Archive | May, 2018

Asparagus and my asparagus/pea risotto

24 May

Asparagus season in Europe is very short, going from only May until June. So we have to profit from this delicious vegetable.

There are three main types of asparagus which all come from the same plant: there are the common all-green tender spears that have very good flavour, and then there is white asparagus, made by ‘forcing’ the spears to grow in the absence of light by earthing up around and over tips. These are not typically grown in Britain, though you do spot them from time to time, though they have usually come from Holland or Belgium, where white asparagus is popular. Lastly, there is lavender-tipped asparagus which is simply white asparagus that has been allowed the see the sun again and just colour slightly. White and lavender-tipped are much more fibrous than the green but have a much more delicate flavour.

Asparagus facts;

Asparagus can help to cure hangovers and protect the liver against toxins.

Asparagus can improve your libido..

Dubbed the Usain Bolt of the vegetable world, British asparagus can grow up to 10 cm in one day.

Eating asparagus promotes healthy bacteria in the large intestine and can help reduce bloating.

Asparagus contains vitamin K, essential for healthy blood clotting.

It is a rich source of vitamin C, which boosts your immune system.

Asparagus is a mild diuretic and is believed to help detoxify the body.

Its very straight-forward to prepare asparagus. You first need to remove the woody part at the base of the stem. You can do this with a knife, but this involves guess-work, so it is easier to break the spears one at a time because they have a natural snap point where the woodiness lessens. You can trim the ends of course if you want to be fancy. If you have very thin young spears, you may not have to snap them at all. Along the stem of the plant there are strange little leaves that lie flat against the stem; you can remove these if you like, but I tend not to unless the spears are particularly thick.

Asparagus needs little cooking: just a few minutes steaming is required. Traditionally it is cooked in a tall asparagus pan so that the spears can be boiled upright, I prefer to pan fry in a little butter as I love the crunch, or grilling in the BBQ .

Pea and asparagus risotto

Preparation time: 15 mins

Cooking time: 20 -25 mins

Serves: 4

1 tbsp olive oil

2 tbsp butter

1 large onion, finely chopped

1 clove garlic, crushed

300g (1½ cups) risotto rice

250 ml (1 cup) dry white wine

700 ml (2½ cups) hot vegetable or chicken stock, and wait for it the pea shell stock!!!

250g (2 cups) asparagus, slice the stalks, keep the tips whole

250g (2 cups) fresh (podded and keeping the Pods )or frozen peas

100g (¾ cup) Parmesan cheese

1 bunch fresh mint, finely chopped

½ lemon, zest and juice


• Heat the olive oil and butter in a large frying pan, add the onion and garlic, cook gently until softened but not coloured. Add the rice and stir, cook for 1 minute.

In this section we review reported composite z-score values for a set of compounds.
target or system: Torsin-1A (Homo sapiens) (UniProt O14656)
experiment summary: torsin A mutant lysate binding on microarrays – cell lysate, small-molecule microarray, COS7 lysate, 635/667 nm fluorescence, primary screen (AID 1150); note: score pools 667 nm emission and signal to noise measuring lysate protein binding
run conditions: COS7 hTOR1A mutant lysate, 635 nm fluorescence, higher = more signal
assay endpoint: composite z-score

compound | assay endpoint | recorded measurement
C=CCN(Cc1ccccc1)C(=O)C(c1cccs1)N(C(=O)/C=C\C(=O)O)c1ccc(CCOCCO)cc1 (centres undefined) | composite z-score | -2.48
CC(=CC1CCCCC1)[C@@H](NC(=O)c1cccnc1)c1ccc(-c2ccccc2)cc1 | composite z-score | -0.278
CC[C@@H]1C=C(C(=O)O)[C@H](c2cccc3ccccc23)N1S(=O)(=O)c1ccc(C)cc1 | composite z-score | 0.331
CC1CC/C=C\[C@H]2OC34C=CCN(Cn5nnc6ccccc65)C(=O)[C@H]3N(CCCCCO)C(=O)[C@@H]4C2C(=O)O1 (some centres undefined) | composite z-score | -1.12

• Pour in the wine allowing it to evaporate, stir.

• Add the hot stock a ladle at a time allowing it to be absorbed before adding more, while continuing to stir, it should take about 20-25 mins to cook, the last ladle use the pea pod stock for more flavour and colour. The rice should be soft and creamy with a loose texture, add a little more stock or water if necessary.

• While the risotto is cooking blanch the asparagus and peas in boiling water for 2 mins, drain and refresh in iced water, cover.

• Stir in the Parmesan , half of the chopped mint, lemon zest and juice, and the asparagus and pea mix. Make sure it’s piping hot and the right consistency, season to taste.

• Serve immediately with a sprinkle of cheese and the remaining mint.

• Accompany with a crisp green salad.

• Crispy bacon or griddled chicken pieces make a perfect addition for non vegetarians

Ok the pea shells

That means you’re left with a big pile of empty pea shells, once you’ve turned the treasured sweet peas inside into part of a pasta or spring veggie risotto.

But just because they’re empty doesn’t mean they’re worthless. Get that idea out of your head. Just like the peas inside, the pea shells contain spring’s flavors (and spring’s nutrients). With a few extra steps, you can turn the shells into a gorgeous green puree to use in sauces and pasta dishes–or even as part of a cocktail!

First step: reserve those shells instead of throwing them away.

Next, blanch the pea shells by adding them to a pot of boiling water. Cook for 30 seconds to 1 minute. Then, transfer the peas to a blender.

puree the blanched pea shells with a little bit of the blanching water… more if you want a stock .

Once smooth , you want to strain the puree right into a bowl that’s set over another bowl full of ice water. Chilling the puree immediately preserves the bright green colors. Otherwise, the puree will turn army green or brown!

What you’ll have in the bow is your emerald green pea shell puree/stock

Now what?

Here are a few suggestions for using your pea shell stock

• Fold into pasta dishes and risottos

• Combine with ricotta cheese and spread onto bread as a crostini

• Use as a sauce

• Use as a garnish

• Special cocktails

• Mix into smoothies or juices

I hope you try this , if you need help just contact me.

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